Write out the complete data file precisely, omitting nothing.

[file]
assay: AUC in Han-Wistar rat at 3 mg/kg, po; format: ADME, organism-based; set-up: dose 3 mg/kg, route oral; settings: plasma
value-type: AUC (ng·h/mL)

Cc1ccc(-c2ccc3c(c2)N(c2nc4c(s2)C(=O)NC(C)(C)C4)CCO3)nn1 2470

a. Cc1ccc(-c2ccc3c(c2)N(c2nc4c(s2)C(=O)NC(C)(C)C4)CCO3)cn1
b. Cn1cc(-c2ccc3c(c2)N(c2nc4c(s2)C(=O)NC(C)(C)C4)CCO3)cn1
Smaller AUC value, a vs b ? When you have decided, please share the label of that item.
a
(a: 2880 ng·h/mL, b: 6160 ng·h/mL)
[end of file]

assay: AUC in Han-Wistar rat at 3 mg/kg, po; format: ADME, organism-based; set-up: dose 3 mg/kg, route oral; settings: plasma
value-type: AUC (ng·h/mL)

Cc1ccc(-c2ccc3c(c2)N(c2nc4c(s2)C(=O)NC(C)(C)C4)CCO3)nn1 2470

a. Cc1ccc(-c2ccc3c(c2)N(c2nc4c(s2)C(=O)NC(C)(C)C4)CCO3)cn1
b. Cn1cc(-c2ccc3c(c2)N(c2nc4c(s2)C(=O)NC(C)(C)C4)CCO3)cn1
Smaller AUC value, a vs b ? When you have decided, please share the label of that item.
a
(a: 2880 ng·h/mL, b: 6160 ng·h/mL)